Meli_Green More than 1 year ago
I got Amberville as a free-Friday selection on my nook. The description alone had my attention, stuffed animals in a gritty story of crime, conspiracy, corruption and redemption. Sounds good. The story is told from multiple points of view, so the reader is constantly changing voices. . In truth, the entire book reads as a series of character studies, or at best a set of interconnected short stories that have been crammed together into a single volume. Nothing ever quite gels, as threads in the story peter out and lead to nowhere, characters are introduced and then forgotten, or dark hints are made that never really resolve into anything juicy enough to sustain our interest. There are a good deal of characters, some that are introduced then never seen from again. There were many pages in the middle that felt less like pleasure reading, more like work. Plus the ending is a huge let down, or at least it was for me and I just wanted to throw the book at the end. While I was happy I finally finished I just wished I had gotten an ending. The idea of stuffed animals in a detective mystery novel begs for plenty of sarcastic tongue-in-cheek humor, but Amberville avoids silly humor and instead relies on the subtle absurdities, to deliver the humor on their own, which they never really manage to do. I was interested by this book, but not entertained.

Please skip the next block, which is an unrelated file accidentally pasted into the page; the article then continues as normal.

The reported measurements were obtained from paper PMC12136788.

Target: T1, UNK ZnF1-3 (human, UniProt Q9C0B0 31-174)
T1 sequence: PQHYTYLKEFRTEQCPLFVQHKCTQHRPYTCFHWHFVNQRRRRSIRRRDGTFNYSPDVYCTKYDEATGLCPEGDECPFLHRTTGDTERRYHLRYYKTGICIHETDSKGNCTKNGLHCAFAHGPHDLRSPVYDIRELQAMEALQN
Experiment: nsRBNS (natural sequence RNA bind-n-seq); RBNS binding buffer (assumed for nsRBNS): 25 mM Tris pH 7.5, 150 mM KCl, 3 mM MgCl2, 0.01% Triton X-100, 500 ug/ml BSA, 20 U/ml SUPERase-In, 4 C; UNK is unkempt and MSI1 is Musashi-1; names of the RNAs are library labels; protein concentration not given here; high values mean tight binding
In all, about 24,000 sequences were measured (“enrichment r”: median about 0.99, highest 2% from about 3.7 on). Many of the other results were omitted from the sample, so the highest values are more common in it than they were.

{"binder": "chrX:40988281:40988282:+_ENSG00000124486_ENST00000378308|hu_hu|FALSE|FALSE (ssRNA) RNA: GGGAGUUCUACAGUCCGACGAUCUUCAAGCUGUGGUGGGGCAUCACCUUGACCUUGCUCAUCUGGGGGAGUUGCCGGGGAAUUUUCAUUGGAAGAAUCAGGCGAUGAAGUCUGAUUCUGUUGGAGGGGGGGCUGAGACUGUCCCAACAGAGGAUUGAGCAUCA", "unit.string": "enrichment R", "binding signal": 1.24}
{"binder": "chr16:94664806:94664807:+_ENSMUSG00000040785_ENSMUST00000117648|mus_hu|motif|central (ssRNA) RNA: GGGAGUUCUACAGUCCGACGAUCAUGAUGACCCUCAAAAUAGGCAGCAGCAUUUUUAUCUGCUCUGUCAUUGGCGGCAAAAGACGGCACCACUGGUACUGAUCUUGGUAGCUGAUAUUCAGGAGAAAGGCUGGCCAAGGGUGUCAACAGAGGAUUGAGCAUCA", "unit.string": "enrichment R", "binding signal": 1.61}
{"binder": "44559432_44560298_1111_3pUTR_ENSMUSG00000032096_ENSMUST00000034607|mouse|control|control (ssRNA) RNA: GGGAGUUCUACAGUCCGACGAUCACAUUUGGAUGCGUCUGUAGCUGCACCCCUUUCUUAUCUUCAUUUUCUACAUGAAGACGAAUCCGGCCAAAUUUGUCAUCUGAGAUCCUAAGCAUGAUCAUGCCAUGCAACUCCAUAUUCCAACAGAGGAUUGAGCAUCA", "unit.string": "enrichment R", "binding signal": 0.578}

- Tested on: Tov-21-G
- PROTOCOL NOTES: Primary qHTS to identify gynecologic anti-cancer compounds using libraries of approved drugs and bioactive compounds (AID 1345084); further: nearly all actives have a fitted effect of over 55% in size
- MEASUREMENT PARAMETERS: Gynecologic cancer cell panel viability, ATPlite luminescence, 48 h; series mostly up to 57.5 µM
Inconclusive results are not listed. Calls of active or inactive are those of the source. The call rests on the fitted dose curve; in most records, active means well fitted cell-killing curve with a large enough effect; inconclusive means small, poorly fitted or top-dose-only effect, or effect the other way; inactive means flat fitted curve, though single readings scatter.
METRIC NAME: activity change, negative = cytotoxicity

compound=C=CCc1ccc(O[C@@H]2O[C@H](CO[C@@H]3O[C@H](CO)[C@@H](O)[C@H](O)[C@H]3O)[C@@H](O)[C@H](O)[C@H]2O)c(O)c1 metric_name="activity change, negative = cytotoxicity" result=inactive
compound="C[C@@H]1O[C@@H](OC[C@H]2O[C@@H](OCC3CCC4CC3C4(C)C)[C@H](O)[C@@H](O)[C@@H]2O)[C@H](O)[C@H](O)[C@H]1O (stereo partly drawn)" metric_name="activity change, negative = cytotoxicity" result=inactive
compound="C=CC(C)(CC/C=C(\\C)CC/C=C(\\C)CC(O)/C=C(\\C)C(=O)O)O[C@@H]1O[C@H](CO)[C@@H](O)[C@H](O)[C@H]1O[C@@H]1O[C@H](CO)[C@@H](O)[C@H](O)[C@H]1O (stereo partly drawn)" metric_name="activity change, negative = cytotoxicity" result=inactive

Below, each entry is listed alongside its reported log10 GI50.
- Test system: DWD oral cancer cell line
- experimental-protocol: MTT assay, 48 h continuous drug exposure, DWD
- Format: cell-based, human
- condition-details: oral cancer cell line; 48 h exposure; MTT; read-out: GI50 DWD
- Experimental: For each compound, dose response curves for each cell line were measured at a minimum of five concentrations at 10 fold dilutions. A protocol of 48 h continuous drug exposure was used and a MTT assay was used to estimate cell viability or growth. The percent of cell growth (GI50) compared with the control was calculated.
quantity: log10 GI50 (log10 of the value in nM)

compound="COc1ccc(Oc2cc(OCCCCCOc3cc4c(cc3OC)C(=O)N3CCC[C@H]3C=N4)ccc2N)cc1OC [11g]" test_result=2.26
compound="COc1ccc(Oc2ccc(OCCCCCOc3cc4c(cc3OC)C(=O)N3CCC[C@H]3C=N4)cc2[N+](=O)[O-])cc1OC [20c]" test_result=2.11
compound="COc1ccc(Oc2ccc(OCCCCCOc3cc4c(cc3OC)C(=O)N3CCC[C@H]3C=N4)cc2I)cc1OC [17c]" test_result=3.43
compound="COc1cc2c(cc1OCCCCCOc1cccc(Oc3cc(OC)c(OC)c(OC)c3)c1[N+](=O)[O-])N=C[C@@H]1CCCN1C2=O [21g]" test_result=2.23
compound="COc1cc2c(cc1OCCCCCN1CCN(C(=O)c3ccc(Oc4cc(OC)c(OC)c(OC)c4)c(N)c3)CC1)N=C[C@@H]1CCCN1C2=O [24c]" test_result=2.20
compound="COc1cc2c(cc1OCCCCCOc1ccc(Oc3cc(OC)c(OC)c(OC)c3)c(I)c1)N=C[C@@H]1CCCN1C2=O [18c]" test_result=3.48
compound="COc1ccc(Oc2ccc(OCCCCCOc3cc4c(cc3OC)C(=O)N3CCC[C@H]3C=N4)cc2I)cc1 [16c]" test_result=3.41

Anonymous More than 1 year ago
Wow!! What can you really say? It is shades of living through the later 60’s and 70’s when our brains were relaxed by, well if you were there, you know. If this story were about humans it would still be worth reading. It touched on so many subjects that we are all still trying to figure out (love, hate, religion, parent issues, gay issues, betrayal). The twist is to do the figuring out using stuffed toys as the characters. I think the author is having a bit of a laugh at the human race and trying to remind us that maybe we should loosen up a little. So, if you can relax you brain a bit this is a good read. I was puzzled, confused and amazed but most of all I haven’t forgotten this book and isn’t that what recreational reading is all about.